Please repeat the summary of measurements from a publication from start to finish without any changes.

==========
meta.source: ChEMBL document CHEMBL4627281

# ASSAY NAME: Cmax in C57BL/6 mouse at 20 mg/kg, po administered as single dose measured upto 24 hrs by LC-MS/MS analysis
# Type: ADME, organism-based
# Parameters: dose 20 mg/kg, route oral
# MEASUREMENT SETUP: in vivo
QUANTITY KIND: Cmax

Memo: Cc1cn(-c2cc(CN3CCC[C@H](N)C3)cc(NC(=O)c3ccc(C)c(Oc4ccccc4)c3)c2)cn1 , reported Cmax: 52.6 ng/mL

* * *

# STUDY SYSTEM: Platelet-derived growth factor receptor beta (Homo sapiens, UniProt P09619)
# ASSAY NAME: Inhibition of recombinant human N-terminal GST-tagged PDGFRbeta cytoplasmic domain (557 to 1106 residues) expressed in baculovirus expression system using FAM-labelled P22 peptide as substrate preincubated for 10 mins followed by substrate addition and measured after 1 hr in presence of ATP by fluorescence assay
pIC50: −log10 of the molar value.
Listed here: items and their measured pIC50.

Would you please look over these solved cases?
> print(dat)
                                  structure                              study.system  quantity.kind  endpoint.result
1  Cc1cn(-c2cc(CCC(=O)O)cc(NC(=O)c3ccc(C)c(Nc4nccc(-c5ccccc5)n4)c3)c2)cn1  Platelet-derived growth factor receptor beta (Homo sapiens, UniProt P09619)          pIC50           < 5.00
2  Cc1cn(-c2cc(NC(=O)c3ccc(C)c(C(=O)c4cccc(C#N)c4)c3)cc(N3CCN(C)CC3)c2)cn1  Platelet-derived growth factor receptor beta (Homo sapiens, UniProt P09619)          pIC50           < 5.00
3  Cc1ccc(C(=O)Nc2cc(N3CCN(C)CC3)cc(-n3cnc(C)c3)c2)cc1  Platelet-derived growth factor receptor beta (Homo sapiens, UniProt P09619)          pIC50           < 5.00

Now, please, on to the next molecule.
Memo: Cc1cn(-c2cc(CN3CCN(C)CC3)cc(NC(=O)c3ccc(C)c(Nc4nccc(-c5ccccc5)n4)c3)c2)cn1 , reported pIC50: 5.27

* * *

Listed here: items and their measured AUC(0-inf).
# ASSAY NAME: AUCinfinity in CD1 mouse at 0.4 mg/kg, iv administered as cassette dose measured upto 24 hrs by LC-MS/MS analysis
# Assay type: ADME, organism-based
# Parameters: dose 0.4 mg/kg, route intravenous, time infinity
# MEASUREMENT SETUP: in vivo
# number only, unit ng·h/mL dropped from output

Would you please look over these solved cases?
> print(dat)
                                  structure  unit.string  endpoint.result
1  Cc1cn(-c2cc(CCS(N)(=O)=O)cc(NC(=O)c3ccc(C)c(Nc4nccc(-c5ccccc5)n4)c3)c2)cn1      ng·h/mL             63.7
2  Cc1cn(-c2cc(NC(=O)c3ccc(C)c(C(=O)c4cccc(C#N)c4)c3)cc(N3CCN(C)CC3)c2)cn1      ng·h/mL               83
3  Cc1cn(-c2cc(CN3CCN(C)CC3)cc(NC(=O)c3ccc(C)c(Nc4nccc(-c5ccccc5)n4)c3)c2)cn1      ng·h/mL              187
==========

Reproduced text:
meta.source: ChEMBL document CHEMBL4627281

# ASSAY NAME: Cmax in C57BL/6 mouse at 20 mg/kg, po administered as single dose measured upto 24 hrs by LC-MS/MS analysis
# Type: ADME, organism-based
# Parameters: dose 20 mg/kg, route oral
# MEASUREMENT SETUP: in vivo
QUANTITY KIND: Cmax

Memo: Cc1cn(-c2cc(CN3CCC[C@H](N)C3)cc(NC(=O)c3ccc(C)c(Oc4ccccc4)c3)c2)cn1 , reported Cmax: 52.6 ng/mL

* * *

# STUDY SYSTEM: Platelet-derived growth factor receptor beta (Homo sapiens, UniProt P09619)
# ASSAY NAME: Inhibition of recombinant human N-terminal GST-tagged PDGFRbeta cytoplasmic domain (557 to 1106 residues) expressed in baculovirus expression system using FAM-labelled P22 peptide as substrate preincubated for 10 mins followed by substrate addition and measured after 1 hr in presence of ATP by fluorescence assay
pIC50: −log10 of the molar value.
Listed here: items and their measured pIC50.

Would you please look over these solved cases?
> print(dat)
                                  structure                              study.system  quantity.kind  endpoint.result
1  Cc1cn(-c2cc(CCC(=O)O)cc(NC(=O)c3ccc(C)c(Nc4nccc(-c5ccccc5)n4)c3)c2)cn1  Platelet-derived growth factor receptor beta (Homo sapiens, UniProt P09619)          pIC50           < 5.00
2  Cc1cn(-c2cc(NC(=O)c3ccc(C)c(C(=O)c4cccc(C#N)c4)c3)cc(N3CCN(C)CC3)c2)cn1  Platelet-derived growth factor receptor beta (Homo sapiens, UniProt P09619)          pIC50           < 5.00
3  Cc1ccc(C(=O)Nc2cc(N3CCN(C)CC3)cc(-n3cnc(C)c3)c2)cc1  Platelet-derived growth factor receptor beta (Homo sapiens, UniProt P09619)          pIC50           < 5.00

Now, please, on to the next molecule.
Memo: Cc1cn(-c2cc(CN3CCN(C)CC3)cc(NC(=O)c3ccc(C)c(Nc4nccc(-c5ccccc5)n4)c3)c2)cn1 , reported pIC50: 5.27

* * *

Listed here: items and their measured AUC(0-inf).
# ASSAY NAME: AUCinfinity in CD1 mouse at 0.4 mg/kg, iv administered as cassette dose measured upto 24 hrs by LC-MS/MS analysis
# Assay type: ADME, organism-based
# Parameters: dose 0.4 mg/kg, route intravenous, time infinity
# MEASUREMENT SETUP: in vivo
# number only, unit ng·h/mL dropped from output

Would you please look over these solved cases?
> print(dat)
                                  structure  unit.string  endpoint.result
1  Cc1cn(-c2cc(CCS(N)(=O)=O)cc(NC(=O)c3ccc(C)c(Nc4nccc(-c5ccccc5)n4)c3)c2)cn1      ng·h/mL             63.7
2  Cc1cn(-c2cc(NC(=O)c3ccc(C)c(C(=O)c4cccc(C#N)c4)c3)cc(N3CCN(C)CC3)c2)cn1      ng·h/mL               83
3  Cc1cn(-c2cc(CN3CCN(C)CC3)cc(NC(=O)c3ccc(C)c(Nc4nccc(-c5ccccc5)n4)c3)c2)cn1      ng·h/mL              187